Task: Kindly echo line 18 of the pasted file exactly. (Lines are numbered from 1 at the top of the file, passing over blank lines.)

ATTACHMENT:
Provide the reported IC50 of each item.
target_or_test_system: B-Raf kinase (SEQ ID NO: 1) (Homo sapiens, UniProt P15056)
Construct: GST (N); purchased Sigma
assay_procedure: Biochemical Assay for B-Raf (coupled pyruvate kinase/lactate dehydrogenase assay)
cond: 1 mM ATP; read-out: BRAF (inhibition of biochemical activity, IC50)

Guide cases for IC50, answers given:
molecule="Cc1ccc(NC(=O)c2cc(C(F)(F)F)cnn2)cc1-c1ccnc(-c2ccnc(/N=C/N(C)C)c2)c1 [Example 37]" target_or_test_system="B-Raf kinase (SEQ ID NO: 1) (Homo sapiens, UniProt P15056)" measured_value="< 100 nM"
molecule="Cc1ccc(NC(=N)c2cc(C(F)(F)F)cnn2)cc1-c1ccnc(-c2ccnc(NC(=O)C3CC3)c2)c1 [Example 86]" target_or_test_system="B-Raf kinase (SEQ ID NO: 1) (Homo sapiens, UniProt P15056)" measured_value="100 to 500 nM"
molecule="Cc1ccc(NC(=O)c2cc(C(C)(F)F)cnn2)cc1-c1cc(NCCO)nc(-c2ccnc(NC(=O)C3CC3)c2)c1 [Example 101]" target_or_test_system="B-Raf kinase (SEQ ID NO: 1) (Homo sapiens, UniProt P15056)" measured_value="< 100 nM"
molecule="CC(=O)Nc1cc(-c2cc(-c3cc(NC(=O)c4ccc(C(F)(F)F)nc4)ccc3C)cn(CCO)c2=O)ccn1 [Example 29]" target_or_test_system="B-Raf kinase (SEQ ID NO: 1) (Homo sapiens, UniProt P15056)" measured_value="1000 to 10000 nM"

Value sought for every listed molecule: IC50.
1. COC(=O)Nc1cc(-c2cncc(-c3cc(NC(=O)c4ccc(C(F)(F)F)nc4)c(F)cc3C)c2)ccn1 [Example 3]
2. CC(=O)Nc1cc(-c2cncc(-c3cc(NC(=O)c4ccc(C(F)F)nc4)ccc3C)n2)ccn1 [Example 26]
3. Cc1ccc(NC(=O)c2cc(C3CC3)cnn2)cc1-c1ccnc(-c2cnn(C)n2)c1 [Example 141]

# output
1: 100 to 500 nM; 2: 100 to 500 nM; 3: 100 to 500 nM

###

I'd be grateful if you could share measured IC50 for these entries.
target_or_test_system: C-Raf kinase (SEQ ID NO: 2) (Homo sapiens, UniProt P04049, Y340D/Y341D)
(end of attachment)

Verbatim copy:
I'd be grateful if you could share measured IC50 for these entries.